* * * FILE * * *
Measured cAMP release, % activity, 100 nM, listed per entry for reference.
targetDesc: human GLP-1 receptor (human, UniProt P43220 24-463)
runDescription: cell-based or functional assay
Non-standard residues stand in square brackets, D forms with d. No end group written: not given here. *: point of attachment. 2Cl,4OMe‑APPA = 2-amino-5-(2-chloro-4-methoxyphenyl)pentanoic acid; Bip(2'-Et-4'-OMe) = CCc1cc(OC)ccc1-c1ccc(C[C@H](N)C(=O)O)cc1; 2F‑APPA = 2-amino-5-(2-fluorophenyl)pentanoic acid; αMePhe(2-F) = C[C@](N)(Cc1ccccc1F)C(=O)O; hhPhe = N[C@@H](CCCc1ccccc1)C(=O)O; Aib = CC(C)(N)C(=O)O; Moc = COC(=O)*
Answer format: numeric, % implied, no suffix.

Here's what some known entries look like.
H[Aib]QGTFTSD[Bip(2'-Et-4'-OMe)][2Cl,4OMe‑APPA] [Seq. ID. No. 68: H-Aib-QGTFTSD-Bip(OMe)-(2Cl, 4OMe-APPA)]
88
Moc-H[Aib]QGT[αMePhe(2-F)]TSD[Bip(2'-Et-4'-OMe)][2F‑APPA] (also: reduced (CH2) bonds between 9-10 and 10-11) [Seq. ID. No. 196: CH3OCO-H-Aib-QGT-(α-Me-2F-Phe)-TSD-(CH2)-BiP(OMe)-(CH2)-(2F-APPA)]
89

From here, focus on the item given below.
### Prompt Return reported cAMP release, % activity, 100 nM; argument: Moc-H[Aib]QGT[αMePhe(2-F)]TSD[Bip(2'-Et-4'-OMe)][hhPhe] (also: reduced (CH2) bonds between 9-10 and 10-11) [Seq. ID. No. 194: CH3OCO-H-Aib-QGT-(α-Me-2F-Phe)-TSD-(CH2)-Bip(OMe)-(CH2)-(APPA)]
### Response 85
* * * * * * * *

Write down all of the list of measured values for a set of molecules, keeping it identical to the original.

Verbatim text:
Measured cAMP release, % activity, 100 nM, listed per entry for reference.
targetDesc: human GLP-1 receptor (human, UniProt P43220 24-463)
runDescription: cell-based or functional assay
Non-standard residues stand in square brackets, D forms with d. No end group written: not given here. *: point of attachment. 2Cl,4OMe‑APPA = 2-amino-5-(2-chloro-4-methoxyphenyl)pentanoic acid; Bip(2'-Et-4'-OMe) = CCc1cc(OC)ccc1-c1ccc(C[C@H](N)C(=O)O)cc1; 2F‑APPA = 2-amino-5-(2-fluorophenyl)pentanoic acid; αMePhe(2-F) = C[C@](N)(Cc1ccccc1F)C(=O)O; hhPhe = N[C@@H](CCCc1ccccc1)C(=O)O; Aib = CC(C)(N)C(=O)O; Moc = COC(=O)*
Answer format: numeric, % implied, no suffix.

Here's what some known entries look like.
H[Aib]QGTFTSD[Bip(2'-Et-4'-OMe)][2Cl,4OMe‑APPA] [Seq. ID. No. 68: H-Aib-QGTFTSD-Bip(OMe)-(2Cl, 4OMe-APPA)]
88
Moc-H[Aib]QGT[αMePhe(2-F)]TSD[Bip(2'-Et-4'-OMe)][2F‑APPA] (also: reduced (CH2) bonds between 9-10 and 10-11) [Seq. ID. No. 196: CH3OCO-H-Aib-QGT-(α-Me-2F-Phe)-TSD-(CH2)-BiP(OMe)-(CH2)-(2F-APPA)]
89

From here, focus on the item given below.
### Prompt Return reported cAMP release, % activity, 100 nM; argument: Moc-H[Aib]QGT[αMePhe(2-F)]TSD[Bip(2'-Et-4'-OMe)][hhPhe] (also: reduced (CH2) bonds between 9-10 and 10-11) [Seq. ID. No. 194: CH3OCO-H-Aib-QGT-(α-Me-2F-Phe)-TSD-(CH2)-Bip(OMe)-(CH2)-(APPA)]
### Response 85